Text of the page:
In the conversation surrounding wearable technology for exercise resolutions, Fitbit was the most discussed device – the number one spot for hashtag mentions in the category.
There was also a lot of love for Garmin, Nike+, and Apple Watch, which were the #14, #24, and #29 most mentioned hashtags, respectively.
Men were far more likely to discuss their fitness resolutions in regards to wearable tech on social, comprising two thirds of the relevant conversation.
The conversation around wearable technology and weight loss differs slightly from the technology and exercise discussion. Fitbit was still the most talked about solution, followed by Nike+ (#8), Apple Watch (#9), and Garmin (#14).
In regards to weight loss, wearable tech solutions were discussed more than exercise-based resolutions – the social conversation around wearable technology is more heavily associated with customers wanting to lose weight than to track their exercise alone.
Knowing this could change the way that these solutions are marketed to customers – perhaps shifting the offering away from activity monitoring, and toward achieving weight loss goals.
The gender balance of the weight loss and wearable tech conversation was equal.
The difference in wearable tech conversation between exercise and weight loss, as well as between men and women, has some interesting implications. More of the social conversation around wearable technology is in association with losing weight, but if a brand wanted to market their wearable solution to people hoping to monitor their exercise level, they could market more to men, who own more of the social voice than women.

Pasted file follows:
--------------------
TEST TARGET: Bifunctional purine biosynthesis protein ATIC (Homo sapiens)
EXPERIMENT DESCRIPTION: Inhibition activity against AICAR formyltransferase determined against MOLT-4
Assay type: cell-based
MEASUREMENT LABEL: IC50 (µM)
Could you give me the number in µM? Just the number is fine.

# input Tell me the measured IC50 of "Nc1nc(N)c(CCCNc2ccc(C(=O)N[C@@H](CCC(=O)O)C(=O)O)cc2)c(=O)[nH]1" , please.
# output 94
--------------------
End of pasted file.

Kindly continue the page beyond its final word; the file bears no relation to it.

Fitbit dominated the conversation in both instances, which is telling of its popularity among customers prioritizing both exercise and weight loss. Nike+ and Apple Watch’s proportional climb in the weight loss category potentially indicate greater customer interest in those products for that specific purpose (over general exercise).
While the public resolved, like last year, to be happy above all, this year reflected an increased focus on exercising, reading more, losing weight, and spending more time with family.
Recognizing resolution trends – and the associated nuances in audience demographics – can help brands better understand what sorts of things people are trying to accomplish in the coming weeks and months.
A proper social listening solution can empower companies to have greater insights into the needs of their customers (and future) customers not just at the beginning of the near year, but every single day.
We pulled in over 1.6 million mentions of New Year’s resolutions from December 14–January 3, then sifted through those social conversations to break down the resolutions by topic. We paid special attention topically to the week surrounding New Year’s, when most people are talking about their resolutions on social. Gender and location of mentions are specified by customers on each social platform, not Sprinklr software, and are not always included in customer profile information.